10. Been a while, and I'm sorry. I'd like to say that in the intervening months I had gotten better at the mandolin and learned the banjo, but that might be exaggerating things. I had hoped that by now I'd be out of the unheated garage and into an indoor shipyard, but this virus lockdown has delayed my daughter's plans on moving out of the room that I have been quietly coveting since she completed her masters degree, since here they aren't sending out inspectors to issue CO's. Can't complain though. With my son back from college for the rest of the year, and my daughter pretty much prevented from going anywhere during the evening and my wife's library closed, we are all home together and getting along surprisingly well. I'm sure that I, at least, will always appreciate this extra, unexpected time together before my kids truly become adults. One of the problems with no dedicated build space is that I have no place to permanently hang my plans. Earlier this week, during lunch while working from home, I laid them out on the table and traced the lines onto a piece of wax paper and compared them to my model in preparation for the second layer of planking. I outlined the curve of the planks that I need to sand on the forecastle leading to the waist, and found that I had cut a little too much from the planking leading from the stern to the waist. Since this model will be double planked, not too big a deal. Rather than tearing all the planks off, I just added extensions. My next task is covering these with artist's paste and then sanding flat and then cutting gunports on the stern as well as a cutout for the tiller to enter the hull.
  11. Welcome aboard, love your work so far. I'm originally from the Kensington section, so good to see another Brooklyn face.
  12. Wow, they look a lot more majestic in the wild. A great picture. Thanks!
  13. I've got two pets who, after my wife goes to sleep, begrudge anytime spent working on hobbies instead of paying attention to them. Lucy is our Springer/Cocker Spaniel mix and one of the joys of my life. She is truly the "best dog in the world," even if she made making my hand-made bamboo fly rod a little more difficult with her need for attention. Birdy Bird came into our family when we inherited him from my elderly neighbor who couldn't care for him. When we first met, Birdy climbed up to my shoulder and promptly fell asleep. He's called Birdy because we spent several months several years ago caring for him and thinking he wasn't ours before it became clear my neighbor wasn't coming back and we took responsibility for him. We hadn't wanted to name him, but now he gets petted when I wake up in the morning and gets a little bit of my cereal, and then comes out every night and sits on my shoulder for about an hour. A very affectionate creature with about as good a sense of humor as a bird can have.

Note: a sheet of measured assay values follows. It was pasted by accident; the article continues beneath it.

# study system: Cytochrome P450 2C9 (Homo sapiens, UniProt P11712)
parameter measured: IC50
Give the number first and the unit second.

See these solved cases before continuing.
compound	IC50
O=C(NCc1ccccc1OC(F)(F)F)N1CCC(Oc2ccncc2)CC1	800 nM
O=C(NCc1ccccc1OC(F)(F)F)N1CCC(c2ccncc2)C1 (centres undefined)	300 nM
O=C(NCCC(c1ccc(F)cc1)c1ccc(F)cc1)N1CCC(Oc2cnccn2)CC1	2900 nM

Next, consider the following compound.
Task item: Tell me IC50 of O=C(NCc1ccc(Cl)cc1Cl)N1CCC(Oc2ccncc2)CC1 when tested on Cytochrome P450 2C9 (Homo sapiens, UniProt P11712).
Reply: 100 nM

14. So sorry to hear this. I hope for the best for you and would like to thank you for the hours of pleasure I've had reading your great logs. The best of luck to you.
  15. I envy you. I've been fishing three decades, mostly on the East Coast, but also in Montana. I started tying flies and eventually built a bamboo rod from a blank. I do use some of my tying tools when rigging ships.

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If you enjoy building ship models that are historically accurate as well as beautiful, then The Nautical Research Guild (NRG) is just right for you.